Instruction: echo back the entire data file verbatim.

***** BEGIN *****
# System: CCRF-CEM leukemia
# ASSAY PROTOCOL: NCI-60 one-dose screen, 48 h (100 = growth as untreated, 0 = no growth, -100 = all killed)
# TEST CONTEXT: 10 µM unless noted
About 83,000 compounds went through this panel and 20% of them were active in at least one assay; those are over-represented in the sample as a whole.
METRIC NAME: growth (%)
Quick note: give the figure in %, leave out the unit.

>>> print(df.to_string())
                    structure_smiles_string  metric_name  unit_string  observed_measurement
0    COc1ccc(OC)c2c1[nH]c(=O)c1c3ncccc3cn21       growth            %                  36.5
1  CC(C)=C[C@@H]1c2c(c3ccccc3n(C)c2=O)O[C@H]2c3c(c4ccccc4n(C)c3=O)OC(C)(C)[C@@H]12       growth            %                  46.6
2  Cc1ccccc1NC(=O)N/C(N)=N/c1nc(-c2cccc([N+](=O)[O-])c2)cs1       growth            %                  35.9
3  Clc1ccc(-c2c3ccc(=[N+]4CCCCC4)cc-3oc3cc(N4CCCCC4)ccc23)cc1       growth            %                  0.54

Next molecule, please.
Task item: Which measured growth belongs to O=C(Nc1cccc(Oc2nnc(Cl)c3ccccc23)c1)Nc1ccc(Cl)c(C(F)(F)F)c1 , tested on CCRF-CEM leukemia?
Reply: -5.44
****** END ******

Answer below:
# System: CCRF-CEM leukemia
# ASSAY PROTOCOL: NCI-60 one-dose screen, 48 h (100 = growth as untreated, 0 = no growth, -100 = all killed)
# TEST CONTEXT: 10 µM unless noted
About 83,000 compounds went through this panel and 20% of them were active in at least one assay; those are over-represented in the sample as a whole.
METRIC NAME: growth (%)
Quick note: give the figure in %, leave out the unit.

>>> print(df.to_string())
                    structure_smiles_string  metric_name  unit_string  observed_measurement
0    COc1ccc(OC)c2c1[nH]c(=O)c1c3ncccc3cn21       growth            %                  36.5
1  CC(C)=C[C@@H]1c2c(c3ccccc3n(C)c2=O)O[C@H]2c3c(c4ccccc4n(C)c3=O)OC(C)(C)[C@@H]12       growth            %                  46.6
2  Cc1ccccc1NC(=O)N/C(N)=N/c1nc(-c2cccc([N+](=O)[O-])c2)cs1       growth            %                  35.9
3  Clc1ccc(-c2c3ccc(=[N+]4CCCCC4)cc-3oc3cc(N4CCCCC4)ccc23)cc1       growth            %                  0.54

Next molecule, please.
Task item: Which measured growth belongs to O=C(Nc1cccc(Oc2nnc(Cl)c3ccccc23)c1)Nc1ccc(Cl)c(C(F)(F)F)c1 , tested on CCRF-CEM leukemia?
Reply: -5.44